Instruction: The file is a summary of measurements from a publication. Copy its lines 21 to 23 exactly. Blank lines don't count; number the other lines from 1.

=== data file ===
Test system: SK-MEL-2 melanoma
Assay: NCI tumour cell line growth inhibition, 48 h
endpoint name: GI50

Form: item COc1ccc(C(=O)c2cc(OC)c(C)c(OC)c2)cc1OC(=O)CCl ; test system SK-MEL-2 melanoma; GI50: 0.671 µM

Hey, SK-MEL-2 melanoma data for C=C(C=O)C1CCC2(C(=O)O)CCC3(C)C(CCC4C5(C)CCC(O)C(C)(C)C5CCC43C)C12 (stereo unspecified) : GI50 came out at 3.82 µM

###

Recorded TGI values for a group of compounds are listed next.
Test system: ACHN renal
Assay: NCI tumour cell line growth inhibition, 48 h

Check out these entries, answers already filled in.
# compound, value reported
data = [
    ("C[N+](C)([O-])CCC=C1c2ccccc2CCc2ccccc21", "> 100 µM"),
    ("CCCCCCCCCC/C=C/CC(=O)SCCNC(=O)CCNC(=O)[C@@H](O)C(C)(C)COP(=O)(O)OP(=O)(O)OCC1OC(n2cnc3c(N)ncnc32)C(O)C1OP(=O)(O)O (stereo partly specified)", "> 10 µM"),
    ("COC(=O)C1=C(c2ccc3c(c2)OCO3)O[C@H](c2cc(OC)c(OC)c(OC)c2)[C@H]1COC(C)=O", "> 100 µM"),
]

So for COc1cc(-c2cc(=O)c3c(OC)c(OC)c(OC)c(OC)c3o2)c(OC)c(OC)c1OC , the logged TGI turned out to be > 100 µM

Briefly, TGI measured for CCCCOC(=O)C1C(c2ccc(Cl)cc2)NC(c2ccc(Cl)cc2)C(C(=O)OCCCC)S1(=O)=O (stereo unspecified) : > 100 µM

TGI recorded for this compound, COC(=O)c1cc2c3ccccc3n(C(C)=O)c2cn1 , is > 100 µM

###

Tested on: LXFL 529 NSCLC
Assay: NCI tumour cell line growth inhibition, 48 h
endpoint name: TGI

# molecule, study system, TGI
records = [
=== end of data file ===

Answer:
Tested on: LXFL 529 NSCLC
Assay: NCI tumour cell line growth inhibition, 48 h
endpoint name: TGI